That said, I think Alison was a bit off the mark – there was a project dealing with the themes that she was interested in – it was her own! She and Kelly were the representatives of art addressing food safety and sustainability, of genetic engineering and of the future of food. They may have presented the only work on those topics, but they addressed them simultaneously from many angles, for there were several different things going on in the space at once:
There were documents and artifacts from one of Alison Reiko Loader’s projects, Kinder/Garden. In this project the artist aimed to control and manipulate living things through mechanical means, to make it resemble another living thing. Specifically, she forced plants to grow their vegetables in the shape of human fetuses. This project in particular lent much of the “creepiness” factor to the artists’ installation and performance. There were pickled babies in glass jars on plinths in the space, and a fresh baby tomato still on the vine.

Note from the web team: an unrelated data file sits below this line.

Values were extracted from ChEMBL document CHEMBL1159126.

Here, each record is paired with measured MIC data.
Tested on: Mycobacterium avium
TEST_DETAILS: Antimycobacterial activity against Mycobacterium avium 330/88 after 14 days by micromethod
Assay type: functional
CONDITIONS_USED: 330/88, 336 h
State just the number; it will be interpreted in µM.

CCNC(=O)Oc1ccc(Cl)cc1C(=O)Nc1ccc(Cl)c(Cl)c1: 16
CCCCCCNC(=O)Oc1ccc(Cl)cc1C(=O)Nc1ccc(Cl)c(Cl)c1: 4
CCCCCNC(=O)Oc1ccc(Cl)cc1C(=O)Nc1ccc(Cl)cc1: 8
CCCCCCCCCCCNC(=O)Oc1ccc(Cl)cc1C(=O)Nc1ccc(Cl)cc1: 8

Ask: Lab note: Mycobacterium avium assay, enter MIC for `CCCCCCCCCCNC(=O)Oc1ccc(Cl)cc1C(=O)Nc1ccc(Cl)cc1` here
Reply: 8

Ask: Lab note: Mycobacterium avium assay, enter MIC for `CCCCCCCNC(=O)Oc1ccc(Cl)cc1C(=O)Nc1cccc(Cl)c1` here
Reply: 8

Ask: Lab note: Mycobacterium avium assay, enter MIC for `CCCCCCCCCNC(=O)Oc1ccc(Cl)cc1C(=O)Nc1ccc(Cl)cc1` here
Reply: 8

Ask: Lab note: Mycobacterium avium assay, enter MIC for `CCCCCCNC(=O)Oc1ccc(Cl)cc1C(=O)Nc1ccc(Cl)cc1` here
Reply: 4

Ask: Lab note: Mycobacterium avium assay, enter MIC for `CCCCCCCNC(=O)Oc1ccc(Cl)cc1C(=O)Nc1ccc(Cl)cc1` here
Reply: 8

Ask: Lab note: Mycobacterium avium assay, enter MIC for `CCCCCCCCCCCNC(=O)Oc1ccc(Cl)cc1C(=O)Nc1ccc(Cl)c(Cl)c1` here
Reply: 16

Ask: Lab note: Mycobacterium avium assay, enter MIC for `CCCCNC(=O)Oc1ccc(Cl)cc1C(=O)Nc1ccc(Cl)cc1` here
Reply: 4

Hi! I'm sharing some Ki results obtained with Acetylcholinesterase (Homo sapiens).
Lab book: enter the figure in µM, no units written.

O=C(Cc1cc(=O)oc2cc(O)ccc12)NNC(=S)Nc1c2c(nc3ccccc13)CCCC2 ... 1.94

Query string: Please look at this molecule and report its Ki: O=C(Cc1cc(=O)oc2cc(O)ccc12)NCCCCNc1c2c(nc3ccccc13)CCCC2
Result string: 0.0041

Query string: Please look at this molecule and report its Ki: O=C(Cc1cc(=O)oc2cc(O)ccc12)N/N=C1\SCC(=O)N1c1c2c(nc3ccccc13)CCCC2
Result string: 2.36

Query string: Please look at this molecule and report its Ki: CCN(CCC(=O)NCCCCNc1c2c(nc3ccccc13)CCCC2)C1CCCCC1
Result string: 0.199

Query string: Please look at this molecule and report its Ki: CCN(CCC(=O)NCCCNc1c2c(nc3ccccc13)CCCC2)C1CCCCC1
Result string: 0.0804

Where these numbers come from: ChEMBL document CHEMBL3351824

Kelly’s own work seemed to have influenced much of the active work in the space, or the performance activity carried out by the artists – the agar molds seemed to stem directly from her own practice, and the “doughbie” I adopted was one of Kelly’s ideas – but the crazy frankensteinian nature of the project is wholly the realm of the two artists together, and the cobbling of 2 disparate practices only adds to that “frakensteined” feeling. Besides photos, pickled babies, and an active kitchen/laboratory with live plants, scientific tools and kitchen appliances, there were also video projections displaying animated microscopic views of plant matter and bacteria. The close-up speedy microscopic views in the projections as well as the time-lapse shots of plant growth which came from work the artists did together in the Concordia University Greenhouse referenced time travel, further lending an air of mad science-kitchen fantasy to the space, though because it wasn’t a dark space (the work was installed beside a large sunny bank of windows), it came across less as “spooky evil” mad science and more like slightly bent optimistic futuristic fantasy utopia. Maybe a creepy sex utopia, though; the videos also showed the artists carrying out hand pollination, or what Kelly describes as “aid(ing) the plants in their reproductive functions in an environment where they lack symbiotic counterparts such as pollinators or exposure to rain and other beneficial nutrients.” If Alison’s images and objects provided much of the madness-feeling of this pairing, Kelly’s text (available on her website) and her descriptions of her research provided the science-feeling: